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Monday, August 24, 1998 Published at 09:00 GMT 10:00 UK

World: Europe

Yeltsin in crisis talks with new PM

Yeltsin: Sacked Kiriyenko at weekend

President Boris Yeltsin has called on the Russian parliament to back his newly appointed acting prime minister Viktor Chernomyrdin as the man to tackle the country's growing economic crisis.

Speaking after his first meeting with the premier, who the president sacked earlier in the year, Mr Yeltsin also named Mr Chernomyrdin as his favoured successor in the 2000 presidential elections.

{ Video 1 Mr Yeltsin had returned early from his holiday after sacking his entire government at the weekend.

He met Mr Chernomyrdin at the Kremlin to discuss forming a new government to deal with Russia's continuing economic problems.

As the two started their talks, the rouble was down to 7.14 against the dollar while world markets remained edgy ahead of announcements over the restructuring of Russian debt.

Mr Chernomyrdin has already said that his first priority will be to take stock of Russia's financial crisis which led to the devaluing of the rouble.

[ image: Mr Chernomyrdin: Previously premier for five years]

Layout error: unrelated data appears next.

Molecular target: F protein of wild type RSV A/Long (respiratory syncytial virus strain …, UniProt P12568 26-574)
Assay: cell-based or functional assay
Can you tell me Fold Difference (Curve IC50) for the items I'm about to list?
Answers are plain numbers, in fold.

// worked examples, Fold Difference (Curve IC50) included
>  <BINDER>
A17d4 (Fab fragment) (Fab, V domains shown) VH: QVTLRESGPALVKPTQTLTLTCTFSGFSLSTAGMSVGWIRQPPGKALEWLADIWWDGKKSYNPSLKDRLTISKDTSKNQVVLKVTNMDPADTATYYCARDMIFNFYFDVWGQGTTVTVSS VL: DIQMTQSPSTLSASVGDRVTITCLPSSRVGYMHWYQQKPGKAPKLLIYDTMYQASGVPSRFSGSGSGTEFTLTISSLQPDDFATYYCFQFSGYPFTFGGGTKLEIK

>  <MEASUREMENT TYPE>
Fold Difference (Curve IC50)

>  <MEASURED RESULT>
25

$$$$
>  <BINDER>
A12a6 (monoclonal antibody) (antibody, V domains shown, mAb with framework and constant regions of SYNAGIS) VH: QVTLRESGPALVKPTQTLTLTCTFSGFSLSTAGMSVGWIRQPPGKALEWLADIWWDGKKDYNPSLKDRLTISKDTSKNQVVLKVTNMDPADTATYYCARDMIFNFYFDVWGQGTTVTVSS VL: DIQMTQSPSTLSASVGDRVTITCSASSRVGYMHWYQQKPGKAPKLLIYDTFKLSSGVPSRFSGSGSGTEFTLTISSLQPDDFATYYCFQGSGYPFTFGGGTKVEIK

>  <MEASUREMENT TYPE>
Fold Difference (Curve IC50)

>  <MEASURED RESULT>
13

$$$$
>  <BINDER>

Mr Chernomyrdin: Previously premier for five years
The meeting comes after Mr Yeltsin sacked his Prime Minister Sergei Kiriyenko, along with the entire government on Sunday.

Mr Kiriyenko, who was appointed only last March, had succeeded Victor Chernomyrdin.

After taking the helm, Mr Kiriyenko faced a Russian economy in a tailspin and had been fighting a losing battle to push reform measures through a hostile parliament.

State workers were also increasingly hostile towards the government as they continue to wait to be paid.

History repeats itself
The BBC's Andrew Harding: "It's not looking good for the rouble"
This is the second time this year that Yeltsin has sacked the government.

In March, he dismissed the entire government, which was led by Mr Chernomyrdin, and took over temporarily as prime minister.

Mr Yeltsin had criticised that government for huge delays in paying wages to state sector workers.

Russian journalist Alexander Nekrassov: Chernomyrdin could be after Presidency
Before being fired, Mr Chernomyrdin was seen as a loyal premier who served more than five years as scores of other Cabinet officials had come and gone.

Mr Yeltsin is thought to have sacked the government a second time to defend his position against growing political opposition.

The move was immediately welcomed by the Communist speaker in the lower house of parliament, Gennady Seleznyov, though he criticised Mr Yeltsin for failing to consult parliament over a successor.

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